Building Design
The new maintenance facility consists of the following buildings: administration, vehicle maintenance, equipment storage, shops, material storage, and a fuel island. The administration building serves as the entrance and is the only building open to the public; therefore, its treatment was more extensive than in the other buildings. The main objectives in the design were to create buildings that were aesthetically pleasing, durable, and low maintenance, and to use sustainable features.

The construction types for the buildings were carefully studied to strike a balance between lowering the cost of construction with the higher costs of high-performance buildings. Therefore, it was decided that all buildings except for administration would be pre-engineered with rigid steel frames and metal roofs. This decision provided economic benefit to the overall project budget. However, the lower portions of these building are ground-faced CMU to match the materials used in the administration building.

The administration building is designed as a masonry-clad, two-story structure, set into the steep slope adjacent to a specimen oak tree. It is brick on the upper level and ground-face CMU on the lower level. The roof is reflective metal that has a raised portion allowing natural light to enter the building for the multi-purpose room and office areas. This building was designed to be a “stick-built” construction.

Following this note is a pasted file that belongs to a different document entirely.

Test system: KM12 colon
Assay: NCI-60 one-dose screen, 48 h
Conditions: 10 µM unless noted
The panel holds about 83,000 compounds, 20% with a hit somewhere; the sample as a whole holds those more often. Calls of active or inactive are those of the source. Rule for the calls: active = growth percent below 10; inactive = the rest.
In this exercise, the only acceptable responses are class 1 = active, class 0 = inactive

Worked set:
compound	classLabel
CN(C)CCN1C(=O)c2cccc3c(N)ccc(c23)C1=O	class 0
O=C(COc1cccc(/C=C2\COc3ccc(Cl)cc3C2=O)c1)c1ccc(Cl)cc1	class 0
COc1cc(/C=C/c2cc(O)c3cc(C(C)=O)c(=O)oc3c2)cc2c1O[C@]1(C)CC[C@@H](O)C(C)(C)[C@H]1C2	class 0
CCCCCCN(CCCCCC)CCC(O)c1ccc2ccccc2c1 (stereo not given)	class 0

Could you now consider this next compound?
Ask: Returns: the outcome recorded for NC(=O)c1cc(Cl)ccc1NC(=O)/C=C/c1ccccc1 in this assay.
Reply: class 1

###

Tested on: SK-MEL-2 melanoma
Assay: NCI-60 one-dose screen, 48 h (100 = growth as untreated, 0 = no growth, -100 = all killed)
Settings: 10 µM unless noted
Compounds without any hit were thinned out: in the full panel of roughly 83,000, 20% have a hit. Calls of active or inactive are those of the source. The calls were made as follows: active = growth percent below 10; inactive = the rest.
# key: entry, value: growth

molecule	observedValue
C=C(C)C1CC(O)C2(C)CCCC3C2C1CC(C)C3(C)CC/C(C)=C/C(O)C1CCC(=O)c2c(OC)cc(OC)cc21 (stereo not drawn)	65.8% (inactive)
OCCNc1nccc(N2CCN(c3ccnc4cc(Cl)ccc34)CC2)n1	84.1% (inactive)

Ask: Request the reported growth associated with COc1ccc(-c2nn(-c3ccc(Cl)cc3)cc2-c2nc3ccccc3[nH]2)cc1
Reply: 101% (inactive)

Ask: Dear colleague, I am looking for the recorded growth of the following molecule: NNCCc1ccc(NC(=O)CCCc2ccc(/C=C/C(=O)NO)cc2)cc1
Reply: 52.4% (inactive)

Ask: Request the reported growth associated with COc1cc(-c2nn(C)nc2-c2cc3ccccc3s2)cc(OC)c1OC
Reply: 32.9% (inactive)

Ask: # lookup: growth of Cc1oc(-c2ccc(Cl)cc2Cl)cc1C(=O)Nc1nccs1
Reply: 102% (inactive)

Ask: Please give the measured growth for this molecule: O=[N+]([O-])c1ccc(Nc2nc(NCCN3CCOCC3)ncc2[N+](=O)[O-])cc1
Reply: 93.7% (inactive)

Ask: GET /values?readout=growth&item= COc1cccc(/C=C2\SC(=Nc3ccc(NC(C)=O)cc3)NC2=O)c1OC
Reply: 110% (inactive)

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Sustainable Design Features
The administration building—the focal point of the facility—was designed to receive LEED Gold certification. The key objective of LEED is to use sustainable measures in design and to minimize the carbon footprint. Following are some of the sustainable features implemented in this building:

Rainwater harvesting collects and filters rainwater from the roof and uses it to flush toilets. This—in combination with water-conserving, high-efficiency fixtures, and motion sensors—has reduced consumption of potable water by at least 47 percent.

Ground-source heat pump uses the earth’s constant temperature through heat exchangers, which greatly reduces the energy required to heat and cool the building.

Photovoltaic panels on roof capture the sun’s energy and converts it into electricity to power lights and equipment in the building. There are 18 photovoltaic panels that generate electricity and subsidize 15 percent of the total energy costs.

Solar water heater—Solar panels on the roof heat circulated water and store it for use in toilets and locker rooms. A conventional heater is also provided as back up.